Originality. This is one of the trickier parts for me when it comes to writing a review. Do most albums nowadays have similarities to others in similar genre’s? Well, yea. But does that mean it’s EXACTLY like other albums, or that it has no sense of self? Absolutely fucking not. No one does Currents like Currents, and even if they pull influences from other groups and their albums, they are still undoubtedly no one but themselves. One thing that’s for sure is this album proves that the band did exactly what they set out to with I Let The Devil In, and as previously stated that was to get a larger feel of what the listener’s were looking for. In a way this album feels like a full album version of that EP, without anything being repeated. More so in the way that this album has helped to further vary what different sounds, elements, and skillset the group had previously offered. As a whole The Way It Ends is much more varied than anything the group has done before, and in that they have created something so unique and original to them and them alone. A song like “How I Fall Apart” shows this by surgically melding both the most heavy and most melodic sides of the group into one song. Sure, other groups have done this in some form or fashion, but it’s the way in which the band switches up time signatures and the manner in which Brian sings/screams or the group plays their instruments that makes it so incredibly them. So incredibly original.
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V O C A L S / I N S T R U M E N T A T I O N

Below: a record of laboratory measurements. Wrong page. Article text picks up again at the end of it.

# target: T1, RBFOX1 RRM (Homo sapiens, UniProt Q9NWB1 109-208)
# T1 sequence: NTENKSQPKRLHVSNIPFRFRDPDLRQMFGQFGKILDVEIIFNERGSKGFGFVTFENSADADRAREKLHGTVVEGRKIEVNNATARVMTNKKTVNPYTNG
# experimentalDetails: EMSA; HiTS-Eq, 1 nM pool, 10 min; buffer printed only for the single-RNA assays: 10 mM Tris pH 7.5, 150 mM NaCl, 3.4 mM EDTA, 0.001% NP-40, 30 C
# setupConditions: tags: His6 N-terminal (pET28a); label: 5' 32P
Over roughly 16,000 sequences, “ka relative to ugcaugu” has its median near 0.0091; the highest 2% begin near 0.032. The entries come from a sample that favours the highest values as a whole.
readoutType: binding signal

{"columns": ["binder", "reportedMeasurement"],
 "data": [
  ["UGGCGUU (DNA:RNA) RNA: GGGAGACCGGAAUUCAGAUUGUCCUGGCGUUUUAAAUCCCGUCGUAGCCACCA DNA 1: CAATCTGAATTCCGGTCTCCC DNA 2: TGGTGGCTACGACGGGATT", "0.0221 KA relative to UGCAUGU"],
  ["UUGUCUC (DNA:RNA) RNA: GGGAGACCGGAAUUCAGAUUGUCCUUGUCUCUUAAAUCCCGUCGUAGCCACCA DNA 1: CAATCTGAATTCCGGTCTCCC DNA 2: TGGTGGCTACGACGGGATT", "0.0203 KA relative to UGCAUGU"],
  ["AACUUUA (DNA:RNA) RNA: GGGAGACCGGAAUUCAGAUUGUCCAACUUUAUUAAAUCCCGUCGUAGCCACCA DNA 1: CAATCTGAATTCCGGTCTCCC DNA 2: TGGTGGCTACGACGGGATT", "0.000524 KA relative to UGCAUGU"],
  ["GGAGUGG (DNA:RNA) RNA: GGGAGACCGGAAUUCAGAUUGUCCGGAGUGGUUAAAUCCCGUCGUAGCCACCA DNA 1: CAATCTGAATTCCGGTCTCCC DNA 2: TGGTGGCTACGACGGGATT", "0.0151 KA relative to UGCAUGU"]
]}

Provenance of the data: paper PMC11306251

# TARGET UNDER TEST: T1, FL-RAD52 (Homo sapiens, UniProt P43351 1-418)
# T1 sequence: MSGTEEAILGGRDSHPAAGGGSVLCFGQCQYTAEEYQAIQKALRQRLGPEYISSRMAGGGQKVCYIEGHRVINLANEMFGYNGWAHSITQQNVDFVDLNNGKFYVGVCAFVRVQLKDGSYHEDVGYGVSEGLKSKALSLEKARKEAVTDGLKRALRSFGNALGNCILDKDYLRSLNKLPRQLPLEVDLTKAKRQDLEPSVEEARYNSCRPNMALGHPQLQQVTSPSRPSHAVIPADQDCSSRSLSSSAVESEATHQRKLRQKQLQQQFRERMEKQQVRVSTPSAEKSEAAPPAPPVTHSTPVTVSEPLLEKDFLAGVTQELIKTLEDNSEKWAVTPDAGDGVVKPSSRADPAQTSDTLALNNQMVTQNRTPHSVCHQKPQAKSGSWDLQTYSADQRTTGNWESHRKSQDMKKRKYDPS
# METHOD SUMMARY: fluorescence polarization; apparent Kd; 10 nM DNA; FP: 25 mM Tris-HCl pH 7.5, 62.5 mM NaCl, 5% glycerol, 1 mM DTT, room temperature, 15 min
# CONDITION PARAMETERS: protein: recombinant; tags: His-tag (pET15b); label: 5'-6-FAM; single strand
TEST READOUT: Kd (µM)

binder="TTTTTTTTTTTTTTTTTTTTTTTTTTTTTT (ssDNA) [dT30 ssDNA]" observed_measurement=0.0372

What can I say about Brian Wille’s vocals? I mean holy shit, this dude has absolutely zero limitations. NO ONE sounds like Wille in both screams and cleans, which is yet another point that adds to what makes this group so unique in a genre of music so saturated with what feels like the same old, same old. His voice commands notice and attention, especially when screaming so viciously and with such raw intensity. “Poverty of Self” showed the world that you could throw this man in with the fiercest of deathcore vocalists and he would more than hold his won. On songs such as “Monsters” and “Second Skin” he gives us prime examples of the full range of what this man is capable of without somehow shredding his vocal chords to bits (assuredly with the aid of some sort of insane vocal training and practice over the years). Yet on this release more than any before, he also shows us a wider range of clean singing abilities as well. On songs such as “Kill The Ache” and “Let Me Leave” he gives the listeners a showcasing of the fact that whether it be a softer croon or stretching on those notes to their highest peak, he has absolutely broadened his talents and has no problem showing them off. With each release from Currents (or at the very least, the three with Wille), Brian Wille has shown that he will ever seek to improve and expand on everything he has to offer, and that is a rare thing to be able to feel simply through the speakers and without knowing the person for almost any core band these days.